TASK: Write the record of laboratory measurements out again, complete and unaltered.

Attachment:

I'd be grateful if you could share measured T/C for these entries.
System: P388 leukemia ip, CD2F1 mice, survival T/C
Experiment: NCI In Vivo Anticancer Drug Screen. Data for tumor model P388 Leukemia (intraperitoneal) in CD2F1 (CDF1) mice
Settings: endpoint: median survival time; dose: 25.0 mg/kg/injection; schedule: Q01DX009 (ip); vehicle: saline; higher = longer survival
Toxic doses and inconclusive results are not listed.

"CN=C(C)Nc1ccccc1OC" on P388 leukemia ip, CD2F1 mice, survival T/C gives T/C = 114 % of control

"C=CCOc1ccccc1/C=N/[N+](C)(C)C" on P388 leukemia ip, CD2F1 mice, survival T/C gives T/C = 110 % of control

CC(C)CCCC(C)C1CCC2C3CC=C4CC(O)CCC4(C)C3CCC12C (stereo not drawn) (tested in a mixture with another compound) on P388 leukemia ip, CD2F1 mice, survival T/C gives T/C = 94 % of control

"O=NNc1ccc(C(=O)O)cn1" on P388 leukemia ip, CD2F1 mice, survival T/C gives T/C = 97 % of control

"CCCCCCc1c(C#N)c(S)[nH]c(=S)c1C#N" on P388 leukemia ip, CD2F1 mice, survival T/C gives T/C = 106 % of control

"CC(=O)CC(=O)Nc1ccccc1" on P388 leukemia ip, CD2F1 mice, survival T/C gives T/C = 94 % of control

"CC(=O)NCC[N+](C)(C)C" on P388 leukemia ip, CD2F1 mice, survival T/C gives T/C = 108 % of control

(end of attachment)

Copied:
I'd be grateful if you could share measured T/C for these entries.
System: P388 leukemia ip, CD2F1 mice, survival T/C
Experiment: NCI In Vivo Anticancer Drug Screen. Data for tumor model P388 Leukemia (intraperitoneal) in CD2F1 (CDF1) mice
Settings: endpoint: median survival time; dose: 25.0 mg/kg/injection; schedule: Q01DX009 (ip); vehicle: saline; higher = longer survival
Toxic doses and inconclusive results are not listed.

"CN=C(C)Nc1ccccc1OC" on P388 leukemia ip, CD2F1 mice, survival T/C gives T/C = 114 % of control

"C=CCOc1ccccc1/C=N/[N+](C)(C)C" on P388 leukemia ip, CD2F1 mice, survival T/C gives T/C = 110 % of control

CC(C)CCCC(C)C1CCC2C3CC=C4CC(O)CCC4(C)C3CCC12C (stereo not drawn) (tested in a mixture with another compound) on P388 leukemia ip, CD2F1 mice, survival T/C gives T/C = 94 % of control

"O=NNc1ccc(C(=O)O)cn1" on P388 leukemia ip, CD2F1 mice, survival T/C gives T/C = 97 % of control

"CCCCCCc1c(C#N)c(S)[nH]c(=S)c1C#N" on P388 leukemia ip, CD2F1 mice, survival T/C gives T/C = 106 % of control

"CC(=O)CC(=O)Nc1ccccc1" on P388 leukemia ip, CD2F1 mice, survival T/C gives T/C = 94 % of control

"CC(=O)NCC[N+](C)(C)C" on P388 leukemia ip, CD2F1 mice, survival T/C gives T/C = 108 % of control